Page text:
Refrigerator Door Won’t Stay Open? Top 4 Quick Fixes


Is your refrigerator door closing automatically as soon as you open it? You’ve got hands full of groceries but you have to unload them first in order to prevent the door from closing. This can be really annoying. Luckily there are ways to fix this. Here’s what you need to know:

1. Some refrigerator doors are designed to close automatically

That’s right. Many new fridges are designed on purpose to close by themselves. This is in order to prevent any accidental loss of cool air from the fridge by keeping the door open unintentionally. However, most fridge doors will stay open if you open it as wide as possible, at least 90 degrees. But if you open it only slightly, less than 45 degrees, it will close automatically more often than not.

2. Adjust the back levelers

You can keep your fridge door open even if it’s designed to close automatically. This can be done by placing it on a decline, by extending the rear leveling feet about two turns. Make sure that any change in level doesn’t jeopardize the door’s ability to stay closed or the tightness of the seal. It should also be a small decline so that the contents of the fridge don’t roll out when you open the door.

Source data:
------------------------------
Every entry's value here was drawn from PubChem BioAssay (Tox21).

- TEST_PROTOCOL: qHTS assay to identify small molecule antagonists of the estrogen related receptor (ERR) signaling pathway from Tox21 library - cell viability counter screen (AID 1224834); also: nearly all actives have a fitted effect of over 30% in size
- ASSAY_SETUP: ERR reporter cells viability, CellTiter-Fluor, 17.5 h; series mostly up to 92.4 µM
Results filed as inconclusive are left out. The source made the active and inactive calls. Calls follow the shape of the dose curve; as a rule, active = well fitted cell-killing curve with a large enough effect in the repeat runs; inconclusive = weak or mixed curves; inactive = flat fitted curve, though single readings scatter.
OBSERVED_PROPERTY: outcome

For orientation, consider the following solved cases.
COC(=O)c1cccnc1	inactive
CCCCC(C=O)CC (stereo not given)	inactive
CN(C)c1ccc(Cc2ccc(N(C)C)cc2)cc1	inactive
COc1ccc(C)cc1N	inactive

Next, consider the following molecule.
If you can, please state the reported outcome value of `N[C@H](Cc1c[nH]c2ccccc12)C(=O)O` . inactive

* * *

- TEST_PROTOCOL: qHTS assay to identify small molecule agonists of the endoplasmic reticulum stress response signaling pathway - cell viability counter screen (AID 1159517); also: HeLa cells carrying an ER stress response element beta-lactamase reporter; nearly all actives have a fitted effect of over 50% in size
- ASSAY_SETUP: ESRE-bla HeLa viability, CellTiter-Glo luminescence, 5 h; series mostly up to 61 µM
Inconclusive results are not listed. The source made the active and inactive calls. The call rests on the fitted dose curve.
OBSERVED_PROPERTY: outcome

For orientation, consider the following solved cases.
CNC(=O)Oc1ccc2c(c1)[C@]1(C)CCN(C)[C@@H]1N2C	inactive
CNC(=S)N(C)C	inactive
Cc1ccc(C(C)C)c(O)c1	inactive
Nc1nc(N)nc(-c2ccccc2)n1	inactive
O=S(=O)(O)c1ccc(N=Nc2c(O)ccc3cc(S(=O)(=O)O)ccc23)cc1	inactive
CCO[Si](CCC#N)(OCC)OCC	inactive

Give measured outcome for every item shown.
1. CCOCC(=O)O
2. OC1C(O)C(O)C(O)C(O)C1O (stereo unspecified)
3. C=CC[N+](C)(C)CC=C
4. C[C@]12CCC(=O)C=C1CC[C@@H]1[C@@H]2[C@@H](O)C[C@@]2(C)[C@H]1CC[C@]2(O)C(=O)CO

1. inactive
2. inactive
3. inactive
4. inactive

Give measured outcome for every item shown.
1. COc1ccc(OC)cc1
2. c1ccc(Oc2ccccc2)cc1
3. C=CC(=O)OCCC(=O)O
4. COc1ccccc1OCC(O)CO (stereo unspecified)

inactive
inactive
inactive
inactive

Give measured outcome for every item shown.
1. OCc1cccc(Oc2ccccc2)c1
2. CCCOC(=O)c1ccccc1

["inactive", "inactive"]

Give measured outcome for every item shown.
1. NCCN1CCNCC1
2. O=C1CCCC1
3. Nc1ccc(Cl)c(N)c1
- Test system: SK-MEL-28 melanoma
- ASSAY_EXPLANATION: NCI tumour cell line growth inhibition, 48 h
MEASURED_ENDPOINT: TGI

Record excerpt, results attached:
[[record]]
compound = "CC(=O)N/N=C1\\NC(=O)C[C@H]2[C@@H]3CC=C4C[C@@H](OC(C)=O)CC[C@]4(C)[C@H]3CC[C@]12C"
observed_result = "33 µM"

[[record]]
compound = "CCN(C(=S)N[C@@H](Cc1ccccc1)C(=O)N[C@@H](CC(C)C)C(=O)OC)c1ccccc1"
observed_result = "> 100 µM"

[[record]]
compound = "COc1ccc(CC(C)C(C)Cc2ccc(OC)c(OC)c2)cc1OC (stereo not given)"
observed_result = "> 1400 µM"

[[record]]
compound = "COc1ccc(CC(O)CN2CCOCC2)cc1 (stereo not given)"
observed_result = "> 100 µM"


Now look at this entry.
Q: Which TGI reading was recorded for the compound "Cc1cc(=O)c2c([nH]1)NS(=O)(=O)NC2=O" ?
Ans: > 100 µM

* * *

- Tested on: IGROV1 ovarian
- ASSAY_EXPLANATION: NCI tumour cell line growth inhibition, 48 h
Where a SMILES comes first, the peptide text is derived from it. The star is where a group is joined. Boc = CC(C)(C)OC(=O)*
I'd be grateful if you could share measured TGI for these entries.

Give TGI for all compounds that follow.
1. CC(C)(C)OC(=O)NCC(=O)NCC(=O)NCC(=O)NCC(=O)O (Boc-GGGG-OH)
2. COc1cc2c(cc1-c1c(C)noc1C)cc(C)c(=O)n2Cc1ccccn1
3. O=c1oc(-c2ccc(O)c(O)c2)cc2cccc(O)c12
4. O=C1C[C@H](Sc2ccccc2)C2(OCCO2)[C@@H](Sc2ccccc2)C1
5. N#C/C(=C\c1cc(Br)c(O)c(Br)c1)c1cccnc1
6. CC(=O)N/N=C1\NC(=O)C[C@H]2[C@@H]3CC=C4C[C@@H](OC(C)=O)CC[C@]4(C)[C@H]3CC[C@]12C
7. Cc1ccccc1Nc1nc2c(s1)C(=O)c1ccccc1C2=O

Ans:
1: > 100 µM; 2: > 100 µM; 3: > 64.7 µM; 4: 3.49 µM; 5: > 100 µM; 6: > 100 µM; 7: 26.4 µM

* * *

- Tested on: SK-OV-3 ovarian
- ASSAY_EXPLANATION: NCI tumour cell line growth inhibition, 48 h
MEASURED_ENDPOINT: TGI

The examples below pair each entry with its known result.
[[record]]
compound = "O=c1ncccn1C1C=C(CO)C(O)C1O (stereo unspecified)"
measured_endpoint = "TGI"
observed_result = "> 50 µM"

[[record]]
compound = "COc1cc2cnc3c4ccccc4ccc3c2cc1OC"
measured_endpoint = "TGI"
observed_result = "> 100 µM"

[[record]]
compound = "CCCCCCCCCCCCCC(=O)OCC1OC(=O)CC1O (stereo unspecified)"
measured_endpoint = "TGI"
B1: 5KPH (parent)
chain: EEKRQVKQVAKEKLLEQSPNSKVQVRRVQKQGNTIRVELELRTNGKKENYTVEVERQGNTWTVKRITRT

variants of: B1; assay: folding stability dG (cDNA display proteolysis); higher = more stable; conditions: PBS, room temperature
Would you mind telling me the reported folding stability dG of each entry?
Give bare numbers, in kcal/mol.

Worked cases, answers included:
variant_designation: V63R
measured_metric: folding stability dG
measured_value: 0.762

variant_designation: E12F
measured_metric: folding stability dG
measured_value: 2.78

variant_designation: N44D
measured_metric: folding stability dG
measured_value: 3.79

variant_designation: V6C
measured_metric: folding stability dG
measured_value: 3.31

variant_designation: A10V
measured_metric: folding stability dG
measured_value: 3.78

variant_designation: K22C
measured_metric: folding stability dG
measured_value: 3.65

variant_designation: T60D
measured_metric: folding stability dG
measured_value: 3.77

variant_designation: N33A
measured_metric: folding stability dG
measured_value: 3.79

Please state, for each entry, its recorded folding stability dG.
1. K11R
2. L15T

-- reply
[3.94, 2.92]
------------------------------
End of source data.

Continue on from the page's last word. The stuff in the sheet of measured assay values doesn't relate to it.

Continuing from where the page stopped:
3. Ensure that the refrigerator is level from side-to-side

If one side of the fridge is lower than the other, this can also cause the door to close even when it’s not supposed to. Adjusting the levelers will do the trick most of the time. Another thing to see is whether the floor is completely level. If there’s a small bump or groove on the floor it can cause the fridge to tilt to one side or the other.

4. Adjust the refrigerator door

If the hinges are not parallel to each other the door also may not open or close properly. Poor adjustment of hinges can also prevent the door from sealing tightly with the gasket when it’s closed. This video tutorial will shows the correct way to adjust the door:

 

Peter Baron

I learned how to fix many appliances while working part-time in a repair shop. Appliance Solver is the result of this experience, coupled with my interest in writing helpful content online. When I'm not fixing stuff, I'm usually either playing with my kids or on a walk with my golden retriever. Doesn't get much better than that.

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